Bringing the technology elements to life with content is “where the magic happens and how we bring the whole Orlando Experience to life in the building,” says Meier.

Most of the impact is delivered via three “immersive, experiential media elements” that display dynamic digital content. “It gives passengers another experience of connectivity,” Thibault says. “It gives them a transformative view of Florida.”

Burns collaborated with MCO executive management to develop concepts for the three huge features, and with HNTB to integrate the digital displays with the terminal’s artwork and passenger flow. “That part took a lot of coordination to integrate technology with the facility to make sure it was well thought out,” Spence says.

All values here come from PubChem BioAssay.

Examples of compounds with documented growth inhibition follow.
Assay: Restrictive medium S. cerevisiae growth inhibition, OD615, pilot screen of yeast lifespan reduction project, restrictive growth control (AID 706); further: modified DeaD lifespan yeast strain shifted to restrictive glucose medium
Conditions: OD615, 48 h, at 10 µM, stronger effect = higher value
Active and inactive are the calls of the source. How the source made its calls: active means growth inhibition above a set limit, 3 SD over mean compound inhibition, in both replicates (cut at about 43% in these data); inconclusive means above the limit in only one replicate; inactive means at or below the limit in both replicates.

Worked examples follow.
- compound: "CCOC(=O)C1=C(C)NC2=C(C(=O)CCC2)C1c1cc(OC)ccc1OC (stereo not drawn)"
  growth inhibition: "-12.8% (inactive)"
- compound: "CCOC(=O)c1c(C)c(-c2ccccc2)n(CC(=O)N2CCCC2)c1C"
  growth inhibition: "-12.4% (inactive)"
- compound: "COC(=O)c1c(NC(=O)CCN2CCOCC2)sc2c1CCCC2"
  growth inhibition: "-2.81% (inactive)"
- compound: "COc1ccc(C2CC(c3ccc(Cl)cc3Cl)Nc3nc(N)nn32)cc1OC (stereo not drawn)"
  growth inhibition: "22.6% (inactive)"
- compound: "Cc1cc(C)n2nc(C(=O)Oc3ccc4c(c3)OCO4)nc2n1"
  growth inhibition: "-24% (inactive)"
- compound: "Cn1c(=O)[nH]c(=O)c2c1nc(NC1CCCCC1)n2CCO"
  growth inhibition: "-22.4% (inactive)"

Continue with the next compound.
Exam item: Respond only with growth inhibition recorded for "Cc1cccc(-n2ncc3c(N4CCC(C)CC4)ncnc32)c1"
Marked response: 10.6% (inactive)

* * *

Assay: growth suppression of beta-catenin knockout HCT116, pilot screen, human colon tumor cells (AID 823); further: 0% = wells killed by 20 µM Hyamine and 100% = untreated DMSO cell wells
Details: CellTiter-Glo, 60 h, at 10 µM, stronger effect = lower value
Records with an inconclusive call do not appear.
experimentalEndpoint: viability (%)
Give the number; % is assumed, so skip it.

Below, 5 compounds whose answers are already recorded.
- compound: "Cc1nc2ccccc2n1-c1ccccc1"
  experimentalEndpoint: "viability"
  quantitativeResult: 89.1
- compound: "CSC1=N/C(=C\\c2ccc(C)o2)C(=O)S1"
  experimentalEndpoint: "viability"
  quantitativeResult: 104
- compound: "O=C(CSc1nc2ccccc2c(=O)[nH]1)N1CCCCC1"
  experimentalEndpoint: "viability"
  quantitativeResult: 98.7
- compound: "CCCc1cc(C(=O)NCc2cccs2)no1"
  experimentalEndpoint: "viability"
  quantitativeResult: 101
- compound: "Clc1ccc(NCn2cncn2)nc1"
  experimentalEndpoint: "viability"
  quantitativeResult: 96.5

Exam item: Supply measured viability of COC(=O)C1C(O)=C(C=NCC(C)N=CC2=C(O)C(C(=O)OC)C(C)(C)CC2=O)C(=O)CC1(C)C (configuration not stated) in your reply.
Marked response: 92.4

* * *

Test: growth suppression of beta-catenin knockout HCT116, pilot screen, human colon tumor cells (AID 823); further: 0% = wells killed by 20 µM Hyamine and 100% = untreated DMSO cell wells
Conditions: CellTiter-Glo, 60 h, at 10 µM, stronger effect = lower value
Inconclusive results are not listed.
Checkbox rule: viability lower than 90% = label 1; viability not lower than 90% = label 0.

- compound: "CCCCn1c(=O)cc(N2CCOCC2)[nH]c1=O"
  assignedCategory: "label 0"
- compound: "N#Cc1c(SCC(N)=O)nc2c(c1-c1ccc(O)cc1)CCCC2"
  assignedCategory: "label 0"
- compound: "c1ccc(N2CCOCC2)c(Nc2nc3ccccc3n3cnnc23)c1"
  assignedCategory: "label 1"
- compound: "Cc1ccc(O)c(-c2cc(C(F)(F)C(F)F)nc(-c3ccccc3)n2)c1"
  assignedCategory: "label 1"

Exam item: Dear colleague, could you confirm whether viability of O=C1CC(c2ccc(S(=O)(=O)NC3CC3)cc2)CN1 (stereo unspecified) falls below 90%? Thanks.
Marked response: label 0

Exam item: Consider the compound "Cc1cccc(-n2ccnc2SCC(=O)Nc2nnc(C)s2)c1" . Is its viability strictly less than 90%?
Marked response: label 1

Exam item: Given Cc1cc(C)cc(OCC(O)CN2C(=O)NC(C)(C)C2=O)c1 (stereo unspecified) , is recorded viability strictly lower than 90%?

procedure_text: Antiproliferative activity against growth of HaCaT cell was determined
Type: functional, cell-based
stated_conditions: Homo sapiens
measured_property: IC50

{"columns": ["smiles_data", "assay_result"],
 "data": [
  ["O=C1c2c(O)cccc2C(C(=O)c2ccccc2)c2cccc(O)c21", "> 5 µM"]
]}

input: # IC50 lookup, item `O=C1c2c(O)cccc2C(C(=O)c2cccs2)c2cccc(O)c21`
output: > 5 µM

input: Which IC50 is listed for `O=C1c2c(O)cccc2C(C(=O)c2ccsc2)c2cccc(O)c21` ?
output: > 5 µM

Each of the three giant multimedia features has a different identity/mission:

“The Portal” is a three-story gateway in the arrivals hall that includes 32 custom curved screens suspended in a steel helix frame. Because the array spans multiple levels, the view/experience varies according to where guests are. Synchronized 12K video content about Central Florida plays on the screens. The content chronicles the area’s transformation from natural springs and ranchlands, to the dawn of Disney World, space exploration at Cape Canaveral and the current bounty of entertainment opportunities. “In a sense, it’s whetting the appetite to come back for more,” Thibault says.